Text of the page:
Join us for an IN-PERSON SIGNING and READING event with DAVID RAE MORRIS as he discusses his new book LOVE, DADDY: LETTERS FROM MY FATHER (featuring a foreword by KAYLIE JONES) which covers a correspondence between him and his father, legendary Mississippi author WILLIE MORRIS.
Love, Daddy: Letters from My Father examines the complexities of father-and-son relationships through letters and photographs. Willie Morris wrote scores of letters to his only son, David Rae Morris, from the mid-1970s until Willie’s death in 1999. From David Rae’s perspective, his father was often emotionally disconnected and lived a peculiar lifestyle, often staying out carousing well into the night. But Willie Morris was an eloquent and accomplished writer and began to write his son long, loving, and supportive letters when David Rae was still in high school. An aspiring photographer, David Rae was confused and befuddled by his father’s warring personalities and began photographing Willie using the camera as a buffer to protect him and his emotions.
The collection begins in early 1976 and continues for more than twenty years as David Rae moved about the country, living in New York, Massachusetts, Texas, Mississippi, Tennessee, and Minnesota, before finally settling in Louisiana. “All the while my father was writing to me I somehow managed to save his letters,” David Rae wrote. “I left them in storage and in boxes and in piles of clutter on desks and in basements. They were kind, offering a love that he found difficult to express openly and directly. He simply was more comfortable communicating through letters.”
DAVID RAE MORRIS'S photographs have appeared in numerous publications including Time, Newsweek, USA Today, the New York Times, and National Geographic, as well as in Missing New Orleans, Before (During) After: Ten Photographers' Visual Reactions to Hurricane Katrina, Katrina Exposed: A Photographic Reckoning, and My Mississippi, published by University Press of Mississippi in 2000. He has made several documentary films including Yazoo Revisited: Integration and Segregation in a Deep Southern Town, which won the "Most Transformative Film" award at the 2015 Crossroads Film Festival in Jackson. He was born in Oxford, England, and grew up in New York City. He and his longtime partner, Susanne Dietzel, live in New Orleans.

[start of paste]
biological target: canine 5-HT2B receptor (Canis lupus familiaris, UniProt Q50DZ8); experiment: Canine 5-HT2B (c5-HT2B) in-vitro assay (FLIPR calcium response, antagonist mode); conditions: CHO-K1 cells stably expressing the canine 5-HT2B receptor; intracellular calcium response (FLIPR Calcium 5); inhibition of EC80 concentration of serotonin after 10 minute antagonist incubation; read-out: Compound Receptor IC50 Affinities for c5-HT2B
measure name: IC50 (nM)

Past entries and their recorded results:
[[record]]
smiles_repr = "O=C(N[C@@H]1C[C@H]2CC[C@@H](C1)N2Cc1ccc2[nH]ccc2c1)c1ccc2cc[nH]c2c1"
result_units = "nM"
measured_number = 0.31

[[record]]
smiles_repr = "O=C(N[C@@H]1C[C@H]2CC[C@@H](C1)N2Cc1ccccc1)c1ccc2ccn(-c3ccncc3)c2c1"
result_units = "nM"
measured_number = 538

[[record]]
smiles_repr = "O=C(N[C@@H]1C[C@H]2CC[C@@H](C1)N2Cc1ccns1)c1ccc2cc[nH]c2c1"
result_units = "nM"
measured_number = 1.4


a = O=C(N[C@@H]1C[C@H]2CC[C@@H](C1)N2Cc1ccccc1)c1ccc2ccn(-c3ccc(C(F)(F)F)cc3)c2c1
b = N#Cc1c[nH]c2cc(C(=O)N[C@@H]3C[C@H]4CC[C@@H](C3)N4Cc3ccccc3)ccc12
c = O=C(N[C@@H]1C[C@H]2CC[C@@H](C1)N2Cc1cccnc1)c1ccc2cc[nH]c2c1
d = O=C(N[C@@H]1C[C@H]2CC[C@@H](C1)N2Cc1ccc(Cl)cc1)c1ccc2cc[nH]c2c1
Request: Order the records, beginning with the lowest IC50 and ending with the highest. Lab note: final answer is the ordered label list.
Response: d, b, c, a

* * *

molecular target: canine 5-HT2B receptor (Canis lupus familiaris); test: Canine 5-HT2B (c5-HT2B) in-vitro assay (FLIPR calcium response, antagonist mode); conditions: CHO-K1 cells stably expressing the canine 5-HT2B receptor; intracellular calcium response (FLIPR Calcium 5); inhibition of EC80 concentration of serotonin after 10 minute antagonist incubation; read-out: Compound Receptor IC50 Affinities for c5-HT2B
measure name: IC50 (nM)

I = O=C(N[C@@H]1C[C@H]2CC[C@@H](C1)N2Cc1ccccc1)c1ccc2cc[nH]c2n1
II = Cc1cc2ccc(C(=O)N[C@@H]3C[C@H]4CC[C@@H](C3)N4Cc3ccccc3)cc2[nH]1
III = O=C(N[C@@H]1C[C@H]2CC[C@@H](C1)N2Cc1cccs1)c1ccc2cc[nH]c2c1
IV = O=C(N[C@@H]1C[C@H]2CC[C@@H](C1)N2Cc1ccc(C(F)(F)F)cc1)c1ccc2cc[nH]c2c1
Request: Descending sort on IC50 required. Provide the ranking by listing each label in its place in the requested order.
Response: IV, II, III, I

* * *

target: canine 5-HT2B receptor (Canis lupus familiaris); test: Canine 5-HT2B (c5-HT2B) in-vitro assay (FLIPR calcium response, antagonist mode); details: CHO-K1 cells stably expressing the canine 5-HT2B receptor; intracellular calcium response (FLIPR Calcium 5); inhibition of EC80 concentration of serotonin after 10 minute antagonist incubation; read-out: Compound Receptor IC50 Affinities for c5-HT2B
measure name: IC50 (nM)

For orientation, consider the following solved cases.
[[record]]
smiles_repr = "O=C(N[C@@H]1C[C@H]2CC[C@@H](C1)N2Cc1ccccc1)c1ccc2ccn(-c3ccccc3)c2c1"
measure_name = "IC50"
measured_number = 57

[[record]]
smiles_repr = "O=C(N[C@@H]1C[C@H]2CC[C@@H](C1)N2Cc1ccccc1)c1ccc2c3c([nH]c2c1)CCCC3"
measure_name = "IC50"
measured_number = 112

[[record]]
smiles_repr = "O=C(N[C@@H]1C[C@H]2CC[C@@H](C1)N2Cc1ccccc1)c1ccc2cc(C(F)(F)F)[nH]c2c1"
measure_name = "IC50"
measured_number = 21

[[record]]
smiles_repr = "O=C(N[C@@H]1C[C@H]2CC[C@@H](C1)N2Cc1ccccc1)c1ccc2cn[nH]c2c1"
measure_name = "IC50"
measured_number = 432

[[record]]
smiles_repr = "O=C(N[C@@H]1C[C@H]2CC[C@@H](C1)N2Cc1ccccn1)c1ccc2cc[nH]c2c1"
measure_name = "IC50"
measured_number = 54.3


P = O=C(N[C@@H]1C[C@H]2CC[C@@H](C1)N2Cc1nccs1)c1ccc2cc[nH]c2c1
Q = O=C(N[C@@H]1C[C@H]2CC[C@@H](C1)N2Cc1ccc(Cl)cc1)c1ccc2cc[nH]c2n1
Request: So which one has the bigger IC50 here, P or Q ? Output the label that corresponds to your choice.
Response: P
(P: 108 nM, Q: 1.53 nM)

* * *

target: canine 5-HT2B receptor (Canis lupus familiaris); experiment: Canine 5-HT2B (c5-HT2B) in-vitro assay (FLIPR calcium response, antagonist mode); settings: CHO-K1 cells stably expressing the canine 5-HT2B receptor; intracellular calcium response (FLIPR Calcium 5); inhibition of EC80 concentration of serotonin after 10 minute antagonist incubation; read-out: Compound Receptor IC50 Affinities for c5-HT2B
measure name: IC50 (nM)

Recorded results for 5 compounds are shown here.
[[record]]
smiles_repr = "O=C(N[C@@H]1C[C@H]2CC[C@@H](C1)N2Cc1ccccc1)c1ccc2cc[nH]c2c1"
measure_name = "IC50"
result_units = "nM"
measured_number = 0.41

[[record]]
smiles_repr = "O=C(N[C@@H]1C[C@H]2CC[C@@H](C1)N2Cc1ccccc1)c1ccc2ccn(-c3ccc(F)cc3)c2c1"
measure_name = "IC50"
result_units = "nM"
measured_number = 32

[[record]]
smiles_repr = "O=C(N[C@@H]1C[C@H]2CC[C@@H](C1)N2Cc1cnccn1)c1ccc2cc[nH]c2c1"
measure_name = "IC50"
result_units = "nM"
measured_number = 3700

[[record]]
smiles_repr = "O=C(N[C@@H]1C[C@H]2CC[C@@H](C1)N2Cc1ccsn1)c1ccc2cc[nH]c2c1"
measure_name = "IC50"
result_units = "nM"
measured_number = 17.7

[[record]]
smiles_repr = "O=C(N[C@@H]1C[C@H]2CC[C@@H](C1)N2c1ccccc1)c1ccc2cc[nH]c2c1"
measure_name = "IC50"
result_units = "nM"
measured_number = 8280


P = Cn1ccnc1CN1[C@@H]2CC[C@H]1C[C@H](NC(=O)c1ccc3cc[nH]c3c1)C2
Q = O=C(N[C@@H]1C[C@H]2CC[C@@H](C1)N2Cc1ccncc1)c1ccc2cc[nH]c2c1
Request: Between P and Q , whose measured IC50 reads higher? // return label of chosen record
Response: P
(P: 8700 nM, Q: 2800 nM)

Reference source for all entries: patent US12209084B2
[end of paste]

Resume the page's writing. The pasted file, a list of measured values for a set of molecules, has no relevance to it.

WILLIE MORRIS (1934-1999), a native Mississippian, came to national prominence in the early 1960s as the youngest-ever editor of Harper's magazine. His first book, North Toward Home, became an instant classic. Among his other notable books are The Courting of Marcus Dupree, New York Days, My Dog Skip, Homecomings, and My Mississippi.
KAYLIE JONES'S latest novel is The Anger Meridian. She is the author of the acclaimed memoir, Lies My Mother Never Told Me. Her novels include A Soldier's Daughter Never Cries, released as a Merchant Ivory Film in 1998. She co-chairs the James Jones First Novel Fellowship, which awards $10,000 yearly to an unpublished first novel.
Only books purchased at Lemuria will be signed.